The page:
Janeway’s face, no doubt.” he said.

“That’s it!!” cried Harry. When the gathered senior
officers turned to stare at him, he replied, “You see, if we can
harness the connection when it’s great, we can send a message to
the alternate time stream and arrange a transport time.”

“Wonderful. Do it. Doctor, alert Mr. Kim when a
connection is made.” said Janeway, turning from Chakotay, daring
to hope that she would get her Chakotay back.


Meanwhile, back across the gulf of time, to an identical
sickbay 27 years in Voyager’s alternate future, Chakotay was
telling the Doctor of his vision. “It would appear that you made
contact with your alter ego, Commander.”

“Alter ego?? Father, what is he talking about??” cried
Kehs, hugging his arm.

“Nothing, Kehs, nothing.” he tried to calm his “daughter.”


“Captain, we’ve created the neural implant. It will
release a impulse with the message when the spatial – mental
connection is made. We can implant it anytime.”

“Are you sure it won’t have any side effects to either’s
brain?” said Janeway tentatively.

“We won’t know until after the connection is made.”

Janeway sighed, hoping her risk would get her First Officer
back. “Do it.”


Even as his Captain was risking his existences to get him
back, Chakotay was eating with his “daughter,” wondering of the
wisdom of trying valiantly to get back to his Voyager as he
talked to this bright, articulate young woman.

His Janeway would never let anything, not even love, shadow
her duty to the ship and crew, and even if she did get involved
with… someone… she would never be a mother and still remain
captain – – it went against her principals.
But, he thought as he stared at “his” and Janeway’s
daughter, did he honestly know the woman who sat next to him day
after day for a year now? She was as far away from him as the
lowliest of ensigns. That was expected, even in the Delta
Quadrant. That was how it was. But even worse was that he had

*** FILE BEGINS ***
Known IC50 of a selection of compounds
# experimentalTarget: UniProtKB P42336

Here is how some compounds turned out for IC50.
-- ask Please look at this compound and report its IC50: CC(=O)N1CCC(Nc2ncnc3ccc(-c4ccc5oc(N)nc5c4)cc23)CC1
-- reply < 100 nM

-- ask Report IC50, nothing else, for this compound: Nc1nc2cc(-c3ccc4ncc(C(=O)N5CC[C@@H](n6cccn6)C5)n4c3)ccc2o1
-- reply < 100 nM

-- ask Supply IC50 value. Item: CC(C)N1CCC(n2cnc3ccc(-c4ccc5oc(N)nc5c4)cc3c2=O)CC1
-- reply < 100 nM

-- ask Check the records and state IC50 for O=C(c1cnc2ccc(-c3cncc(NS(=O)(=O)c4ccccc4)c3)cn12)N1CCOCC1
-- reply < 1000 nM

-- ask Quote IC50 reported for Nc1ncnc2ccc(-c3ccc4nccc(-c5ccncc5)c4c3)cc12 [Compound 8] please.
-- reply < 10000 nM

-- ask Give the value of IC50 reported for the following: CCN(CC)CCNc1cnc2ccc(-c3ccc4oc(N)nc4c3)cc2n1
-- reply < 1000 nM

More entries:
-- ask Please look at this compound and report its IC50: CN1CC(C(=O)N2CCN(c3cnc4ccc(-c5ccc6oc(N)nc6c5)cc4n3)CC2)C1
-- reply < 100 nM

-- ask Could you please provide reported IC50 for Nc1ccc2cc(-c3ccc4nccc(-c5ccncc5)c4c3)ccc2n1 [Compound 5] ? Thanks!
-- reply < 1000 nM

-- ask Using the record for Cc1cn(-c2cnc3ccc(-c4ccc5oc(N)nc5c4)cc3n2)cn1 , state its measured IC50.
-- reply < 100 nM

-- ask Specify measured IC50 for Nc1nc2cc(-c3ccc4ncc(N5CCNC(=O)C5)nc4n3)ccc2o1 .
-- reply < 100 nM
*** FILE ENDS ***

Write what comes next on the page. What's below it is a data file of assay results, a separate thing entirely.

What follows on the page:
been a Maquis – – and she would never understand how it was to
have to give up Starfleet to honor your parents and protect your
family. And so, throughout the entire meal, Kehs chattered
blithely on about a thousand different things, but Chakotay,
plagued by doubts, heard not a wit.

Kehs had begun to relate her 16th birthday when a sharp
stabbing and an echoing voice rushed through his head. The mess
hall went black, and Janeway’s voice and face filled his mind.
Her face was stony and her voice tight as she said, “Commander,
this is the Captain. We’ve recorded these instructions for you
to follow. They are being transmitted by the Chakotay here to
your brain. Have the transporter lock on to these coordinates at
0600 hours tomorrow morning…” Then Janeway’s resonant voice
proceeded to rattle off a stream of numbers and figures for him
to enter into the computer. Then her face half-turned from him,
a sigh filling his consciousness, and Janeway said in a
passionate half-whisper, “Get home, Chakotay. You have to.”

A click signaled the end of the message, and Janeway’s
worried visage melted to reveal the daughter-she- would-probably-
never-have’s face wearing an identical expression. “Father?
What happened??”

Chakotay shook his head, unable to think of anything but
getting the hell to the transporter room, yelling, “Chakotay to
Kim! Get down to the transporter room NOW!”


Janeway hurried to the sickbay when she heard that the
connection had been made, hoping for the best but fearing the
worst. She entered the room like a madwoman, rushing to the
alternate Chakotay’s bedside, barking, “How is he?” as she
clutched the end of the bed.

“He should be fine, but we won’t be able to assess for
permanent brain damage until he regains consciousness,” said the
Doctor blandly.

Janeway turned on the Doctor, boring holes into him. At
that moment, the good Doctor found out what fear was. Slowly,
levelly, her simple words knifing him, she said, “I don’t take
“should”s well, Doctor.”

“I’ll tell you as soon as he wakes,” said the Doctor
tentatively, backing behind Kes.

“He’d better wake soon – – there isn’t much time until
0600!” she said, gripping Chakotay’s hand until her knuckles
turned white. She had the fleeting thought that perhaps Chakotay
could feel her fear across the depths of time and space.

“If he doesn’t wake in time to transport, then you won’t be
able to send a neural impulse again – – he won’t survive.”

Janeway’s worried gaze fell on Chakotay’s impassive face, a
salt water tear trickling down her cheek and splashing on the
aged Chakotay’s tattoo, bringing its distinctive lines to a
starker clarity in her heart-wrenched soul.


Back in the alternate future, Chakotay was relating the
coordinates and figures with superhuman recall, inspired no doubt